Out of unspeakable tragedy comes progress in bleeding control

In December 2012, the world witnessed the unspeakable—the fatal shooting of 20 children and six teachers and administrative staff at Sandy Hook Elementary School in Newtown, CT. The nation was shocked by this senseless act, but in many ways Sandy Hook was a tipping point. Several individuals and organizations began to consider ways to improve survival from these horrific situations.

Among those organizations was the American College of Surgeons (ACS), which has since launched a significant effort to improve survivability from mass casualty situations. This article summarizes the College’s role in this ongoing effort and provides an update on the initiative.

Background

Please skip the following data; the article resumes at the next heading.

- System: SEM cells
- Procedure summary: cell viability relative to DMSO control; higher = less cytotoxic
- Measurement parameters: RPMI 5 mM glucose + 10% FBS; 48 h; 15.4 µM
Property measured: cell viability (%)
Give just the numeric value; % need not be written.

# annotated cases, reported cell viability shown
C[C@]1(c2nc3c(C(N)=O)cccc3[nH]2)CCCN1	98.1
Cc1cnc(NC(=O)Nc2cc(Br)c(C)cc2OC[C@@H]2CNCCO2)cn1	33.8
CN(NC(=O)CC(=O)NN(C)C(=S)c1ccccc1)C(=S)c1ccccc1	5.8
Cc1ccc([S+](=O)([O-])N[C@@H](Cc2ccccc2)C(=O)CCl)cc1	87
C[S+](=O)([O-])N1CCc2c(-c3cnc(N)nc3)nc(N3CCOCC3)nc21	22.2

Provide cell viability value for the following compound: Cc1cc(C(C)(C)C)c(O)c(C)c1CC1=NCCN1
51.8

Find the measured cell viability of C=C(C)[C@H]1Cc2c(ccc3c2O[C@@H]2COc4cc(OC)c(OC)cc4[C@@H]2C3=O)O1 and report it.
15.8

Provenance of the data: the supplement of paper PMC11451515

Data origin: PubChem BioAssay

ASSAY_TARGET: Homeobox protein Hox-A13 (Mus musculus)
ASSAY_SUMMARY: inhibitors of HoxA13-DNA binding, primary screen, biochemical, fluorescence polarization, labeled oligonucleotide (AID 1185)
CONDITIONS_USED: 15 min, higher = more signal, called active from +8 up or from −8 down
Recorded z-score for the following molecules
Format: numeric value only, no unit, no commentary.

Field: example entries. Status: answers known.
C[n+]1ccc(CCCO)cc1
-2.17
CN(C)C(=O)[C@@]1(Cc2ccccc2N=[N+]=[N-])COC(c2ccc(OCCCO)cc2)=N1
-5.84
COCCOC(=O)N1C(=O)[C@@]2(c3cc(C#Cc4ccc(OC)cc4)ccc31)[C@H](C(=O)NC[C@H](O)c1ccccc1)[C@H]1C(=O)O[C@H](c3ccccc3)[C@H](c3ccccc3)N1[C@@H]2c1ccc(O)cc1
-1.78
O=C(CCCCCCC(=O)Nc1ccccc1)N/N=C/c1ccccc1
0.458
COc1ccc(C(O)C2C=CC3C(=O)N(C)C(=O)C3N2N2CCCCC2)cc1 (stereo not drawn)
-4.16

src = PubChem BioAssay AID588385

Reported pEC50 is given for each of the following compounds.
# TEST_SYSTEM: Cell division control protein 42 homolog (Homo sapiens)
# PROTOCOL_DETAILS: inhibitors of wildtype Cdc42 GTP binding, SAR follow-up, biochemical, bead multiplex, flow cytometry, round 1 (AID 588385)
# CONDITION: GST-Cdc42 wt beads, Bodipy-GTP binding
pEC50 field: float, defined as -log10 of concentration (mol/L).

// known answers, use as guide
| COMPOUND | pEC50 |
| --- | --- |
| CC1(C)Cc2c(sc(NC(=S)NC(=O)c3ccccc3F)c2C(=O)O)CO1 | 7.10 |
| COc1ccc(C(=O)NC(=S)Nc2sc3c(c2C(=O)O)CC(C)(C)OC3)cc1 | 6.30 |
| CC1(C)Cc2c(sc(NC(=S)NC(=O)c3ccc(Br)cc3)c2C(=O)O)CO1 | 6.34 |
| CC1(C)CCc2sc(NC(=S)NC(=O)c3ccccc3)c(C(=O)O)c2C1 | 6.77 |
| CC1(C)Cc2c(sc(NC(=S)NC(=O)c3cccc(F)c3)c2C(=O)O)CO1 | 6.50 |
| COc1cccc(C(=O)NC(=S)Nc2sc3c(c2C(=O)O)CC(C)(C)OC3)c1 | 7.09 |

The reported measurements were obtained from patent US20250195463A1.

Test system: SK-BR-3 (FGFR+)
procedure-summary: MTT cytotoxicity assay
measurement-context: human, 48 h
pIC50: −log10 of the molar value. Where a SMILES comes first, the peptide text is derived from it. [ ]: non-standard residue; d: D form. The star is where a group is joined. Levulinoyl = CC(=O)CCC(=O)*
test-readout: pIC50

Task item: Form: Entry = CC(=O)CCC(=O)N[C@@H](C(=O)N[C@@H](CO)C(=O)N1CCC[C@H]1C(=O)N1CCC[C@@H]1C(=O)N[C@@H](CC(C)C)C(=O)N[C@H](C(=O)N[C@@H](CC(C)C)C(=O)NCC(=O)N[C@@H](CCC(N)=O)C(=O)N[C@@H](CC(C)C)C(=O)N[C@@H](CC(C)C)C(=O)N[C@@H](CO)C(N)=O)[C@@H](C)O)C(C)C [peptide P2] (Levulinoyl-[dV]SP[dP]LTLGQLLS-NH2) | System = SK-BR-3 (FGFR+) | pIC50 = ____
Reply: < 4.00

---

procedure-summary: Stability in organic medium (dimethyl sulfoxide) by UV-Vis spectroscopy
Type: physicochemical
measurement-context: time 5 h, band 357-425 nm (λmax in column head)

Shortly after the Sandy Hook shooting, the ACS Board of Regents approved the establishment of the Joint Committee to Create a National Policy to Enhance Survivability from Intentional Mass Casualty and Active Shooter Events. The committee first met April 2, 2013, and early control of hemorrhage was identified at this meeting as critical to improving survival.

After the Boston Marathon bombing later that month, the committee’s efforts were expanded to focus on improving survival, not just from active shooter events, but all intentional mass casualty events. In early 2016, the mission was further expanded to include all causes of bleeding, such as unintentional, everyday accidents.

Stop the Bleed Save a LifeThe committee has met four times, and its recommendations are collectively known as the Hartford Consensus.1-4 The chief tenet of the Hartford Consensus is that no one should die from uncontrolled bleeding.